Jonah Ballow, Founder, Head of Content Strategy + Production, HEARTLENT Group
“We are witnessing a seismic shift in college athletics. NIL (Name, Image, Likeness) is opening the door for college athletes to strike sponsor/influencer deals with brands without sacrificing eligibility. While the universities are connected to the contracts, the athletes are now presented with expanded opportunities to generate revenue that will go directly into their pockets. As we embark on this new frontier, marketers need to ensure these deals are not strictly transactional. College athletes can build meaningful relationships with brands that could result in financial support to foundations, helping their teammates, and setting themselves up for future success at the next level. We’ll begin to see the arms race between the major football and basketball universities. However, as a digital creator, I’m excited to fuel college athletes with engaging content for their owned platforms.
Additionally, the universities will need to invest heavily in their creative departments and begin to build out a studio presence to allow their athletes a place to generate content (podcasts, vlogs, social media).”
Dr. Caleb Mezzy, Assistant Professor – Sport Management and Business, Neumann University
“In 2022 and beyond, we will continue to see athletes focusing on their identity outside of the sport and how that is displayed digitally to set themselves up for success after their playing career ends. Given the ability to build a brand online, we are seeing athletes leverage their personal brand by launching companies, monetizing their name, trademarking phrases, selling merchandise, and immersing themselves in new industries. The blend of digital and data is enabling opportunities for players to collect email addresses, cell phone numbers, and sell NFTs, shirts, and wine. All of this amplifies the stories being told and brings audiences together around the digital landscape.”
Digital Trend #2: Fans and Sports Properties Seek Deeper Experiences
Devin Dismang, Director of Athlete Partnerships, STN Digital
“I think there will be a significant uptick in user-generated content as well as social media teams actually engaging with their audience. TikTok has really showcased the importance of a social media team having a personality/voice to interact with their audience (and even discover new audience members) has blown open social strategy across the board. Look at examples like the Detroit Lions on that platform. Even though their team performance on field is lackluster, they get highly showcased as ‘what to do’ on the platform. And with platforms pushing for fans to create more outside of a photo from their phones, this allows teams and fans to interact with one another even more.”
Karim Fathi, Vice President, Digital (Americas), SPORTFIVE
“Blockchain technology continues to drive the exponential growth of web3. In the Web 2.0 era, tech giants such as Facebook, Google, and Amazon have traditionally cooperated with creators (i.e., athletes, celebrities, influencers, etc.). As web3 enters mainstream adoption (from creating to owning), various sectors in the sports industry will also reach new heights of disruption. From ticketing, merchandise, collectibles, and memorabilia, NFTs were just the tip of the iceberg. I expect 2022 to bring a wave of DAOs (decentralized autonomous organizations) where investors can purchase stakes in sports teams, leagues, and even eventually athletes (see WAGMI United), to team specific crypto tokens (see Socios), to even solidifying/further incentivizing the fan engagement journey.”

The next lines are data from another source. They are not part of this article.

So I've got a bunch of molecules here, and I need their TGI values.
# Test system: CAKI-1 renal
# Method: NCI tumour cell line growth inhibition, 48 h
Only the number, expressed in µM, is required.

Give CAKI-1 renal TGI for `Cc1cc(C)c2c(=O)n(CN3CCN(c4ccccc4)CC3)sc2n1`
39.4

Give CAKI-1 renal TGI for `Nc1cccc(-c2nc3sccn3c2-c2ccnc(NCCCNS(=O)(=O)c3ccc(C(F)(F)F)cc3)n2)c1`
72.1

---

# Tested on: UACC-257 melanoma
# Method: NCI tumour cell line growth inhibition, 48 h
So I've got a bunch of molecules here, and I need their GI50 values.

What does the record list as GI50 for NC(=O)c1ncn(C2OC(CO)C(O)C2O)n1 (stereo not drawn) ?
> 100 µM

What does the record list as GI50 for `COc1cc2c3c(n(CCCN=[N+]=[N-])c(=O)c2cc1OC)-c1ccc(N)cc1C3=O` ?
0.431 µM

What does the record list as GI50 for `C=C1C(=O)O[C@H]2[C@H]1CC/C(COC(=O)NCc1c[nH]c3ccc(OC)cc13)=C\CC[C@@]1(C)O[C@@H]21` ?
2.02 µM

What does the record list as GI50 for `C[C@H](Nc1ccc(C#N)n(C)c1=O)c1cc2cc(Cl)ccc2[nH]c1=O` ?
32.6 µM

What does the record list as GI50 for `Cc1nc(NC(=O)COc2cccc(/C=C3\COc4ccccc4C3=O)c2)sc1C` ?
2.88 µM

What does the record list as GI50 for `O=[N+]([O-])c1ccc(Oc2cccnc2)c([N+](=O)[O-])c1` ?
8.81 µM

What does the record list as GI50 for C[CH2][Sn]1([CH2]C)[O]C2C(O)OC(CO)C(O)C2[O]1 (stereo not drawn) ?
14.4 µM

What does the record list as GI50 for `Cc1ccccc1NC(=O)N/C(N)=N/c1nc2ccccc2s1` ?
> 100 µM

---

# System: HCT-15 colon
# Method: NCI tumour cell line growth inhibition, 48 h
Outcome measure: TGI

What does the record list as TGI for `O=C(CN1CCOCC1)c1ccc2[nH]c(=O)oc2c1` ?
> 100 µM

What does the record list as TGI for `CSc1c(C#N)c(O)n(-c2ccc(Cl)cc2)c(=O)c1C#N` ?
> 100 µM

Keith Stoeckeler, Founder, Head of Strategy + Operations, HEARTLENT Group
“Over the last few years, I have been thinking about how to merge the digital and the physical to create interesting and useful experiences, like something you can scan at a ballpark or arena (or it scans you). It could be a poster that has unlockables embedded that are revealed once you scan your phone over it. The unlockable could be a video, a coupon or offer, or something unique like a seat upgrade which goes away once it’s been accepted and used. The unique factor now comes from NFTs and having ownership of something that unlocks opportunities and access. A ticket stub is one thing, but I get more excited about the idea of possessing a digital memory of a game in the form of an NFT that allows you access because you’re a verified owner.
The teams and athletes that embrace these kinds of ideas and experiences will win in 2022 and beyond.”
Digital Trend #3: Corporate Sponsors Enter New Digital Realms
Katie Lavin, VP Marketing, Events, and Communications, National Lacrosse League
“Sponsorship will be led by non-endemic and luxury brands. We see this trend with brands like crypto.com as well as Gucci and Vans. Digital sponsorship deals will be built on data, delivering custom content, and CSR efforts.
Social media advertising revenue will be instrumental in the success of new and emerging platforms. However, there is going to be extra scrutiny and skepticism about the safeguards and efficacy of paid media (ads, etc.).”
Amir Zonozi, President and Cofounder, Zoomph
“In 2022, the majority of brands will spend more of their advertising budgets on social over television. 2021 was a big year for rights holders to embrace themselves as media companies — their investments into their social assets will deliver the biggest ROI.”
Mike Metzler, Senior Digital Marketing Manager, Conviva
“eCommerce and social media have been slowly mixing the past few years, and I believe that we are going to finally see a big shift in 2022 in time and money spent by brands activating this with influencers and creators, especially in regards to Live Interactive Shopping experiences on social platforms.”
Sports Trend #4: Demand for Digital Media Rights Outpaces TV Broadcast Rights
Daniel Kirschner, CEO, Greenfly
“One of the biggest changes for sports teams and leagues is the realization that digital content will be just as or more important than the TV broadcast. Younger fans don’t watch full games and don’t watch TV. So creating content that is designed for social media (and not just TV clips) is creating the need to build out a new function whose mission is to capture short-form content before, during and after sports events to build a digital media inventory.”
Game-changing ideas are happening across the industry, and we’re excited that Greenfly is helping to lead the way. Ready to drive more revenue in 2022? Download our free ebook on leveraging digital media to provide more value to broadcasters and sponsors.
Or, reach out to us on Twitter @greenfly with your own predictions!